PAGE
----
Music

All Four of Arvo Pärt's Symphonies Are Brought Together to Show Us a Fascinating Journey

Evan Sawdey
Photo: Roberto Masotti / Courtesy of ECM Records

Arvo Pärt's symphonies have sometimes been dismissed as too bracing and academic to be enjoyed on a basic appreciative level. This new set from ECM seeks to prove otherwise.

The Symphonies
Arvo Pärt

ECM New Series

20 April 2018

If there's one legitimate descriptor that can be used to sum up Arvo Pärt's lifetime of compositions, it's that he is not a sentimentalist.

For a man known for both his modern minimalist works as well as his profoundly spiritual pieces, Pärt tends to step away from anything resembling saccharine, his compositions laced with minor keys, striking dynamics, and a fondness for dissonance, which in the 1960s especially placed him at odds with his contemporaries. Although his choral works overflowed with emotion, his standalone compositions -- and especially his symphonies -- were bracing. It's not that Pärt was inaccessible so much as he was mature enough a composer to defy his audience expectations time and time again.

Pärt's first symphony (dubbed "Polyphonic") was released in 1963 and took no prisoners: the blaring parade of horns at the start announced that this is a piece that would challenge listeners, with instruments clustered together in sharp sections with some transitions proving to be more appealing than others. Some view Pärt's first two symphonies as works better treated as scholarly studies than presentable listens, but each part serves as an important piece in Pärt's story, doubly so now that all four of his symphonies are grouped into a single set.

Conducted by Pärt's friend and fellow Estonian Tõnu Kaljuste, The Symphonies is a brand new recording of all four of Pärt's symphonies in one place, allowing Kaljuste to put everything under one roof after ECM released a live take on the then-new "Symphony No. 4 'Los Angeles'" back in 2010. Due to it being performed live, there was a surprising amount of background noise in the recording, leaving some listeners and critics wanting. Interestingly, under Kaljuste's care, this new 2018 release shaves time off the fourth symphony considerably, with the first movement trimming off a full three minutes. It's for this reason that The Symphonies proves to be a dynamic release, as the clarity of production leaves all four symphonies open and exposed, the listener appreciating the music on its own terms.

Although many would consider "Polyphonic" to be challenging, Pärt very much continued in that same spirit for 1966's "Symphony No. 2". While many often point to Pärt's living contemporaries to make appropriate comparisons, one can actually hear a lot of the bones in "Symphony No. 2" in the tone poems of Arnold Bax, a turn-of-the-century composer who had a fondness for sectional groupins in the same way Pärt did at this time, although Bax's works had a certain lyricism that Pärt's first two symphonies deliberately stayed away from. While these two works in tandem breed a lot of melodic chaos, "Symphony No. 2" manages to fit all three of its movements into the running time of "Polyphonic"'s first alone.

Yet before being dismissed as too avant-garde, "Symphony No. 3", unleashed in 1971, was a striking about-face for Pärt. Released during a creative exile that he took upon himself, "Symphony No. 3" flirts with modernity, dropping the chaos of the first two symphonies in favor of something much more streamlined. There are echoes of Shostakovich to be sure, but without the warmth of the choirs that imbue so many of his religious-themed works, "Symphony No. 3" comes off as bold, brave, and even (at times) cinematic. Its movements reveal flows and patterns, brooding at times but purposeful, with the strings having time to stretch out and establish moods instead of feeling rushed, hurried, or panicked.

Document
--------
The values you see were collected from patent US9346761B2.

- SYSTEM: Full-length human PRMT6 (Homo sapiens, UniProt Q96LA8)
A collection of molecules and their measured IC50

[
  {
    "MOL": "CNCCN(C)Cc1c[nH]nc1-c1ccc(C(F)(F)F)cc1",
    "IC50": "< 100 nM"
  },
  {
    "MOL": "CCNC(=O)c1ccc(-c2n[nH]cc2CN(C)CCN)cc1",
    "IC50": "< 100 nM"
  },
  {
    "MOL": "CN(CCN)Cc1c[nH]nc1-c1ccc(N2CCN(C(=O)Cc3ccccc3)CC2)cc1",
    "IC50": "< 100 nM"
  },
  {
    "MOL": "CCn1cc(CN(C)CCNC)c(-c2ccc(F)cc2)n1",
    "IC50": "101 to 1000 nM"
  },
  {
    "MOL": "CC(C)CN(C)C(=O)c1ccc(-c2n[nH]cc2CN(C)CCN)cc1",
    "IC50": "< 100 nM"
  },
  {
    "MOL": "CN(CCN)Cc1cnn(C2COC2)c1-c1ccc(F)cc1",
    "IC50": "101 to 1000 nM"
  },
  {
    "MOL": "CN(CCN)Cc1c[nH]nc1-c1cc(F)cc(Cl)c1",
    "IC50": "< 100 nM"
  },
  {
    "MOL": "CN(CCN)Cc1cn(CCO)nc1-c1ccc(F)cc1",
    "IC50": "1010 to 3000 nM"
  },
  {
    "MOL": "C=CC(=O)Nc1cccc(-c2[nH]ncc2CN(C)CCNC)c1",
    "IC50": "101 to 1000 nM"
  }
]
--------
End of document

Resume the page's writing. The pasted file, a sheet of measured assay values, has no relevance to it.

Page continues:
And although 40-plus years separates their creation, "Symphony No. 4" -- dubbed "Los Angeles" due to it being a commission from the Los Angeles Philharmonic Association -- feels very much like a kindred cousin of its predecessor, retaining the timpani but keeping the strings far more front and center, at times even relying on string solos to help establish the ominous, vaguely mystical tone. Even as the strings hit deliberately atonal repeating notes near the end of the third movement, their placement is deliberate, establishing a sense of drama but not tipping over into unease, enticing and hypnotizing the listener while not overstaying its welcome.

As with any composer, one can view each and every symphony as its own standalone piece of work, but this collection really highlights how Pärt's symphonography can be divided int a surprisingly even fashion. It's almost as if each symphony has its own counterpoint, "No. 2" cutting down on the indulgences of "No. 1" while the relaxed-yet-deliberate "No. 4" feels indebted to the tones and themes set up in "No. 3". Taken together, this is a challenging yet enjoyable package, one that might be colder than what Pärt fans would expect from one his choral pieces, but not so intellectual as to be treated as a merely academic listening experience. Pärt may not have allowed his symphonies to be peaceful, but he did treat them with a great deal of craft and love, and we're just lucky that a collaborator like Kaljuste was able to find the humanity in them and bring it all to life.

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